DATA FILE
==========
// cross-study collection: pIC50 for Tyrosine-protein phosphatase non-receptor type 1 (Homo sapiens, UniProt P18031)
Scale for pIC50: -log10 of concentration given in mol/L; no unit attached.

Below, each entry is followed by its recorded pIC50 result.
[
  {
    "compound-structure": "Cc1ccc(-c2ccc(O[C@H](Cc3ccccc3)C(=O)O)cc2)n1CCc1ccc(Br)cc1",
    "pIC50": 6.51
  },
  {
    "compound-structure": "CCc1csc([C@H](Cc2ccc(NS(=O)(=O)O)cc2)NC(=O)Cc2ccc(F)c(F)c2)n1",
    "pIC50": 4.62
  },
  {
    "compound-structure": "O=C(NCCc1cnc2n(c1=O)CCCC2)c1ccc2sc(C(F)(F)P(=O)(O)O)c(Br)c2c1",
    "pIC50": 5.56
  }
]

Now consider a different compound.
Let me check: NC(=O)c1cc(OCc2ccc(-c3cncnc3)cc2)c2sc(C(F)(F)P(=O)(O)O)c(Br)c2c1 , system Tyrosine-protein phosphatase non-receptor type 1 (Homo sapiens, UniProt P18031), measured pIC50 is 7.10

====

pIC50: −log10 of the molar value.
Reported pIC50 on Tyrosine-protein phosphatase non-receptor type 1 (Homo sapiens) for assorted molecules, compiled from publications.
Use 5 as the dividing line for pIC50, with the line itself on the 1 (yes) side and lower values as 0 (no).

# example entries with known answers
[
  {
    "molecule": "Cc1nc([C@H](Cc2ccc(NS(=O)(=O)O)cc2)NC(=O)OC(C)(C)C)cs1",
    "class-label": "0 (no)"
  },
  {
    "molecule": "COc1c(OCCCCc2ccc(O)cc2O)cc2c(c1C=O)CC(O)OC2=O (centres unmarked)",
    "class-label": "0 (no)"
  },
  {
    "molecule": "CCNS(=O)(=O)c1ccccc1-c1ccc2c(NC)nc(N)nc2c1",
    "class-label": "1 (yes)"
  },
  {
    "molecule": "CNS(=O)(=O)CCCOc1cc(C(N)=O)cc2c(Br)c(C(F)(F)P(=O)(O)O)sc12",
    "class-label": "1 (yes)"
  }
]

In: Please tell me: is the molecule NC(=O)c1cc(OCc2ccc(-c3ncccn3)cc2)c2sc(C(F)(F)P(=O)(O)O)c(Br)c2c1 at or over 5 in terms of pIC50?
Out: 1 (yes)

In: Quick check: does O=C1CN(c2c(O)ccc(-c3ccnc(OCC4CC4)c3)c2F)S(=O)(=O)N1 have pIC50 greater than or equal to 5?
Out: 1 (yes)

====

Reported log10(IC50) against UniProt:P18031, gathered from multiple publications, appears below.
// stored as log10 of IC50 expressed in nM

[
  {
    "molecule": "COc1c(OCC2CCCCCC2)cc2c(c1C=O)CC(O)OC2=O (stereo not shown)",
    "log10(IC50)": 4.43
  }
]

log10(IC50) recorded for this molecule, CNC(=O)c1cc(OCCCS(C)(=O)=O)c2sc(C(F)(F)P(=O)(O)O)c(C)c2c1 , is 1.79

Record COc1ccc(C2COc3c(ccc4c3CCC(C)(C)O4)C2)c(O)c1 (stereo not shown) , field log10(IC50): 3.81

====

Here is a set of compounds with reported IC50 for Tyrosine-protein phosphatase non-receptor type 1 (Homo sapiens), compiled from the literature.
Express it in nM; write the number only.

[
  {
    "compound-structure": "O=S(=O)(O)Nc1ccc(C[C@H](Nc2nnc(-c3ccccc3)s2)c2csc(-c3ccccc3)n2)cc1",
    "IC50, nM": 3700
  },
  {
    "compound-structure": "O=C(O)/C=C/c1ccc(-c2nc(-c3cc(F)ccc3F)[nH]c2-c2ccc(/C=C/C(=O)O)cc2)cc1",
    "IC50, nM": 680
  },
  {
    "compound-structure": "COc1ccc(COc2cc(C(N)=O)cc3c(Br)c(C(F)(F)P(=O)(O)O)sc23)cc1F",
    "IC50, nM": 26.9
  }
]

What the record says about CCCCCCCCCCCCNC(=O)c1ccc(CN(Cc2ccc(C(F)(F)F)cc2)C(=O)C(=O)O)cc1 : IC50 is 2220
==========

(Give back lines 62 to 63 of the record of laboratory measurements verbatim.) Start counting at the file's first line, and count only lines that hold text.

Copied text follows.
  {
    "compound-structure": "O=S(=O)(O)Nc1ccc(C[C@H](Nc2nnc(-c3ccccc3)s2)c2csc(-c3ccccc3)n2)cc1",